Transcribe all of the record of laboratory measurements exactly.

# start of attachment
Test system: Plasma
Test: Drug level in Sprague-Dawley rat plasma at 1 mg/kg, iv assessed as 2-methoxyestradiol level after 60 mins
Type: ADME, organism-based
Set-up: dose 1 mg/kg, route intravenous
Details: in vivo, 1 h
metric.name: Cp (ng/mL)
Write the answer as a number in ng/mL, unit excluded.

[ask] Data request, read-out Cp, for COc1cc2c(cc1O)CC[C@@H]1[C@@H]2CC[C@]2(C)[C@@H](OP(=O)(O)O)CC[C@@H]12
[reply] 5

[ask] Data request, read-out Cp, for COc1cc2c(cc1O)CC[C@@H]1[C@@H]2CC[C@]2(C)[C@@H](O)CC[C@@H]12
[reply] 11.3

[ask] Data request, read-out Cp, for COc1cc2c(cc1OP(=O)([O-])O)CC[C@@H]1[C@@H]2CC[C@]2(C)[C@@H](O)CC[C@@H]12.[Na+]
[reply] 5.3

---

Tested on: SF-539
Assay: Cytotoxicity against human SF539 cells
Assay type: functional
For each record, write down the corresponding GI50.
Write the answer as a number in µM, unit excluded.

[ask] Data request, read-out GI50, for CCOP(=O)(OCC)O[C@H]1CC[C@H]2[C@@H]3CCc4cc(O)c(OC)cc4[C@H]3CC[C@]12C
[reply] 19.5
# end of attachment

Test system: Plasma
Test: Drug level in Sprague-Dawley rat plasma at 1 mg/kg, iv assessed as 2-methoxyestradiol level after 60 mins
Type: ADME, organism-based
Set-up: dose 1 mg/kg, route intravenous
Details: in vivo, 1 h
metric.name: Cp (ng/mL)
Write the answer as a number in ng/mL, unit excluded.

[ask] Data request, read-out Cp, for COc1cc2c(cc1O)CC[C@@H]1[C@@H]2CC[C@]2(C)[C@@H](OP(=O)(O)O)CC[C@@H]12
[reply] 5

[ask] Data request, read-out Cp, for COc1cc2c(cc1O)CC[C@@H]1[C@@H]2CC[C@]2(C)[C@@H](O)CC[C@@H]12
[reply] 11.3

[ask] Data request, read-out Cp, for COc1cc2c(cc1OP(=O)([O-])O)CC[C@@H]1[C@@H]2CC[C@]2(C)[C@@H](O)CC[C@@H]12.[Na+]
[reply] 5.3

---

Tested on: SF-539
Assay: Cytotoxicity against human SF539 cells
Assay type: functional
For each record, write down the corresponding GI50.
Write the answer as a number in µM, unit excluded.

[ask] Data request, read-out GI50, for CCOP(=O)(OCC)O[C@H]1CC[C@H]2[C@@H]3CCc4cc(O)c(OC)cc4[C@H]3CC[C@]12C
[reply] 19.5